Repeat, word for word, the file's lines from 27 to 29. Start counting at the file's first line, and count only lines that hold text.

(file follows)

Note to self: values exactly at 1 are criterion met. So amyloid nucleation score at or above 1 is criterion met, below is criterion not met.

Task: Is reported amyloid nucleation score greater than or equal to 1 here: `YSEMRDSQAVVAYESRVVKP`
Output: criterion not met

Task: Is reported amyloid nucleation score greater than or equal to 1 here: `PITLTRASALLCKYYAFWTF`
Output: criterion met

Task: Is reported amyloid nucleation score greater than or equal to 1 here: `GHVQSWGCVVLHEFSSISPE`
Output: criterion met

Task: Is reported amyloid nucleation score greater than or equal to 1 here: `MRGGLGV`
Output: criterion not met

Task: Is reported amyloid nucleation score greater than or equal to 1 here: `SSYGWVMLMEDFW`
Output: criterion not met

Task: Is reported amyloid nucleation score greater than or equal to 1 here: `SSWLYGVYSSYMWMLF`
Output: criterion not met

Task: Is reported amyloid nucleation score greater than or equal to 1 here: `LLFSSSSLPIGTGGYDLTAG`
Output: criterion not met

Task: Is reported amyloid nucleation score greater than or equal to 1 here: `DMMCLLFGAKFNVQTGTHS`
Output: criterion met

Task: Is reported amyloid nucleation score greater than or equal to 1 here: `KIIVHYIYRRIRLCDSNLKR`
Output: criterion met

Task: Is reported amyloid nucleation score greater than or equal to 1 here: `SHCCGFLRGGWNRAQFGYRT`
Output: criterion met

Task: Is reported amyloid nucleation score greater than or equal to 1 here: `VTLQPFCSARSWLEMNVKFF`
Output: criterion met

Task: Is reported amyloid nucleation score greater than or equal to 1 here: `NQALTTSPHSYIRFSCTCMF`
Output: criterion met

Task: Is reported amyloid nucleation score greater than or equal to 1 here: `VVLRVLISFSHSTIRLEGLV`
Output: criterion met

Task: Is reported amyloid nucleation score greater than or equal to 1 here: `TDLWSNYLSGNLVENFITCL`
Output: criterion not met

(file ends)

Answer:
Output: criterion met

Task: Is reported amyloid nucleation score greater than or equal to 1 here: `TDLWSNYLSGNLVENFITCL`
Output: criterion not met